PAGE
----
(This is part 3 of a 3-part series on Inflammatory Disorders Studies. View part 1 here.View the complete series in our Inflammation eBook.)Patient-reported outcomes, compliance and retention are key components of success.
Recent research contends some underlying immune system response mechanisms are common to inflammation-related diseases, such as asthma, COPD, psoriasis, rheumatoid arthritis, lupus and inflammatory bowel disease. These diseases are referred to as Immune-Mediated Inflammatory Disorders (IMIDs). There is a significant shift in the approach to managing traditional inflammatory diseases from organ-based symptom relief to tackling common underlying pathways of immune dysregulation which offers the hope of disease modification.
This shift translates into an opportunity for pharmaceutical companies to develop new treatments specifically geared toward modifying disease states, entering new markets and expanding market share. Although IMID trials are known to face a number of challenges that could easily derail efforts, there are ways to proactively address and reduce these challenges. A number of these ways are associated with the role of the patient - here we focus on patient-reported outcomes, patient compliance and retention.
PROs play a major role in many inflammation diseases because of the subjective nature of symptomatic improvements in treatment outcomes, such as lessening of joint pain. Misapplication of poor or out-of-context PROs can lead to incomplete and/or spurious data.
To effectively prepare for this challenge, pharmaceutical companies can work with their CROs to carefully select and manage implementation of the appropriate and validated disease-specific PROs. Ideally, this entails integration between clinical development, health economics and outcome research teams, leveraging their collective expertise and experience. The approach provides the following benefits:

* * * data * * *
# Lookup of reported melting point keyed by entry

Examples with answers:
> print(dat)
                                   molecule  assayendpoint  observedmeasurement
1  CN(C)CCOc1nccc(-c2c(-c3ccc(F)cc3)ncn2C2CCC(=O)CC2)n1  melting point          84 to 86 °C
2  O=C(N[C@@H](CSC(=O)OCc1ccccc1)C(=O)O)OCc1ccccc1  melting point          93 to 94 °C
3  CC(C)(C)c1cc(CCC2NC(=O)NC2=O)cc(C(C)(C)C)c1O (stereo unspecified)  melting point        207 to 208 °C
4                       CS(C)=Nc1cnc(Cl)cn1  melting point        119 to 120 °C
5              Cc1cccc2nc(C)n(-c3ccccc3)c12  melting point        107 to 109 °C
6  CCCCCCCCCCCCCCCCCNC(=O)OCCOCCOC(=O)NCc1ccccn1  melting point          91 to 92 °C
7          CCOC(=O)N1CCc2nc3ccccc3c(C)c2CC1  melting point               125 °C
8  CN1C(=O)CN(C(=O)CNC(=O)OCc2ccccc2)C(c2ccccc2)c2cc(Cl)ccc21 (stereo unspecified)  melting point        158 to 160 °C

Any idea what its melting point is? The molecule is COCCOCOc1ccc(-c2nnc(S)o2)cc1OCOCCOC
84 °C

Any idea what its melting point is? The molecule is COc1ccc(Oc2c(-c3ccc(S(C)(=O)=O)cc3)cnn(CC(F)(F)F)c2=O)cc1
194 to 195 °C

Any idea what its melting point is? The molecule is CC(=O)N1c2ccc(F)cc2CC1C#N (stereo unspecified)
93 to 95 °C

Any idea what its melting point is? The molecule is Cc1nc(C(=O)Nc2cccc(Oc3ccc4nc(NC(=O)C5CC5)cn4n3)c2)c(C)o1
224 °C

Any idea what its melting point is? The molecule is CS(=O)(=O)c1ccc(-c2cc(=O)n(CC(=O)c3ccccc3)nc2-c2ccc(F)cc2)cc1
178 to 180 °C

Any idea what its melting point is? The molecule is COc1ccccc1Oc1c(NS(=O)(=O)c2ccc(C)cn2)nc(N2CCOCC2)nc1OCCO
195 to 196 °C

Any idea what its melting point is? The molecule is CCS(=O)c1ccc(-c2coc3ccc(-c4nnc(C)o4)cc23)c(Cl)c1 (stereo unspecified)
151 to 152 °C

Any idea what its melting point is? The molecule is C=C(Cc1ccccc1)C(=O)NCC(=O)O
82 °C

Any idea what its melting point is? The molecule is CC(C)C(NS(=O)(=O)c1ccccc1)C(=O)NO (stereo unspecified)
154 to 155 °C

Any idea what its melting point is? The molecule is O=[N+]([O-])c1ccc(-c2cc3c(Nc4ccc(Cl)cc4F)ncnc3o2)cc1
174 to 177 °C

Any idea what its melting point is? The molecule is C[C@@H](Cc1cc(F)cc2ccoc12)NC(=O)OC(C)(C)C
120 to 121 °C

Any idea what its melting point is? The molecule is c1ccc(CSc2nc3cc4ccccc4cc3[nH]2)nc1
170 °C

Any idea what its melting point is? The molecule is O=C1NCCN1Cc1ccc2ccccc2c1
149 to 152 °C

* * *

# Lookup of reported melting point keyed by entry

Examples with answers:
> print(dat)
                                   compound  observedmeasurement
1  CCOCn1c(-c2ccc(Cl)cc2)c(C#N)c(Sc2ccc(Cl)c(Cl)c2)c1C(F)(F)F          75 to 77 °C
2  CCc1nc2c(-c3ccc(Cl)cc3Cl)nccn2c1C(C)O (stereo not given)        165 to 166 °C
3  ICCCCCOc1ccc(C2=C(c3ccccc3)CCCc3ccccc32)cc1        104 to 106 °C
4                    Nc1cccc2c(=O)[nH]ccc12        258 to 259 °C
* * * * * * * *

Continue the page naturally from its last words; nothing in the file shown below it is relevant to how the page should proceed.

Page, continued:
In addition, use of an electronic device for data capture can expedite real-time data capture and integration into the database and minimize errors.
Many of the new therapies to address inflammatory diseases are biologics administered by injection. Self-administration of an injectable drug; however, poses several issues, including patient apprehension and poor technique, and can lead to non-compliance and reduced drug efficacy.
Training and continual technique checks are critical to increase patient comfort and compliance with self-administration. During the screening period, placebo doses can be used and observed in the clinic or screening/randomization sites.
Success doesn't end with recruitment; the patients need to be retained as well, especially when the study requires a long-term commitment, such as rheumatoid arthritis studies with endpoints focused on radiographic response and/or physical function that requires patient follow-up for up to two years.
The following are ways to increase continued patient participation:
By taking these steps with patients, you can effectively address the clinical trial challenges IMIDs face.